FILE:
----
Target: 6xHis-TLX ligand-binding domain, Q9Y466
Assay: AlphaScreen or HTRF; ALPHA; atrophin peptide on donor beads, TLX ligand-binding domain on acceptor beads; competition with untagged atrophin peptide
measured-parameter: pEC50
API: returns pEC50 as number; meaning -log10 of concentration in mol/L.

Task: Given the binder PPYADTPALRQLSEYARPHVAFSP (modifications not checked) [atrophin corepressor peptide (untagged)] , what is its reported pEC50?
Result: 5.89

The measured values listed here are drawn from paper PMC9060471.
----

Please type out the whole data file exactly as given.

Target: 6xHis-TLX ligand-binding domain, Q9Y466
Assay: AlphaScreen or HTRF; ALPHA; atrophin peptide on donor beads, TLX ligand-binding domain on acceptor beads; competition with untagged atrophin peptide
measured-parameter: pEC50
API: returns pEC50 as number; meaning -log10 of concentration in mol/L.

Task: Given the binder PPYADTPALRQLSEYARPHVAFSP (modifications not checked) [atrophin corepressor peptide (untagged)] , what is its reported pEC50?
Result: 5.89

The measured values listed here are drawn from paper PMC9060471.